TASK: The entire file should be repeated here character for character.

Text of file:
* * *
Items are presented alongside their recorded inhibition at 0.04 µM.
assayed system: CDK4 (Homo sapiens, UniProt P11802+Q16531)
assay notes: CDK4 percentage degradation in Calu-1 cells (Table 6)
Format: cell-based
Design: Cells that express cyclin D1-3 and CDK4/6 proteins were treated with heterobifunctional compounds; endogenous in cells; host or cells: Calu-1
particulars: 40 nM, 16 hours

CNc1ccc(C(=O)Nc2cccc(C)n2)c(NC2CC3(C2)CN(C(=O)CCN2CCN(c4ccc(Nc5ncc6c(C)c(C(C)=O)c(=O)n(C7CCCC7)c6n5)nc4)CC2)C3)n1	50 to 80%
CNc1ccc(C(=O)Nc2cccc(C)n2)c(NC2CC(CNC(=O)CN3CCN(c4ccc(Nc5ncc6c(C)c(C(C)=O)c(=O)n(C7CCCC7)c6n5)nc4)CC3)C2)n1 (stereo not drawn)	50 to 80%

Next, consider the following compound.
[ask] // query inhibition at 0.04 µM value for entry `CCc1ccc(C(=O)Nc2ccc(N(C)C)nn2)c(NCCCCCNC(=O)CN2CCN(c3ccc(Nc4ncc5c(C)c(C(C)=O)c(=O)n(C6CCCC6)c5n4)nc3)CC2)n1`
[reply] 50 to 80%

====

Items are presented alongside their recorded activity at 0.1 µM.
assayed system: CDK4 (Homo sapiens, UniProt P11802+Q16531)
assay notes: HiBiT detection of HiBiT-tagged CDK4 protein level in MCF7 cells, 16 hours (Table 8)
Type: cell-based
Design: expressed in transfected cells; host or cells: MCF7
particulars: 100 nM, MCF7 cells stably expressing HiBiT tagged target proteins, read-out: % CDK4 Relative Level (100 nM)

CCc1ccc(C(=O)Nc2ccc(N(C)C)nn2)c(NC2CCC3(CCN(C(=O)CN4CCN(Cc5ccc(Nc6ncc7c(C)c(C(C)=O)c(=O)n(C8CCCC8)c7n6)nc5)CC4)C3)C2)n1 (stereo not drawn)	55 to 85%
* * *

Items are presented alongside their recorded inhibition at 0.04 µM.
assayed system: CDK4 (Homo sapiens, UniProt P11802+Q16531)
assay notes: CDK4 percentage degradation in Calu-1 cells (Table 6)
Format: cell-based
Design: Cells that express cyclin D1-3 and CDK4/6 proteins were treated with heterobifunctional compounds; endogenous in cells; host or cells: Calu-1
particulars: 40 nM, 16 hours

CNc1ccc(C(=O)Nc2cccc(C)n2)c(NC2CC3(C2)CN(C(=O)CCN2CCN(c4ccc(Nc5ncc6c(C)c(C(C)=O)c(=O)n(C7CCCC7)c6n5)nc4)CC2)C3)n1	50 to 80%
CNc1ccc(C(=O)Nc2cccc(C)n2)c(NC2CC(CNC(=O)CN3CCN(c4ccc(Nc5ncc6c(C)c(C(C)=O)c(=O)n(C7CCCC7)c6n5)nc4)CC3)C2)n1 (stereo not drawn)	50 to 80%

Next, consider the following compound.
[ask] // query inhibition at 0.04 µM value for entry `CCc1ccc(C(=O)Nc2ccc(N(C)C)nn2)c(NCCCCCNC(=O)CN2CCN(c3ccc(Nc4ncc5c(C)c(C(C)=O)c(=O)n(C6CCCC6)c5n4)nc3)CC2)n1`
[reply] 50 to 80%

====

Items are presented alongside their recorded activity at 0.1 µM.
assayed system: CDK4 (Homo sapiens, UniProt P11802+Q16531)
assay notes: HiBiT detection of HiBiT-tagged CDK4 protein level in MCF7 cells, 16 hours (Table 8)
Type: cell-based
Design: expressed in transfected cells; host or cells: MCF7
particulars: 100 nM, MCF7 cells stably expressing HiBiT tagged target proteins, read-out: % CDK4 Relative Level (100 nM)

CCc1ccc(C(=O)Nc2ccc(N(C)C)nn2)c(NC2CCC3(CCN(C(=O)CN4CCN(Cc5ccc(Nc6ncc7c(C)c(C(C)=O)c(=O)n(C8CCCC8)c7n6)nc5)CC4)C3)C2)n1 (stereo not drawn)	55 to 85%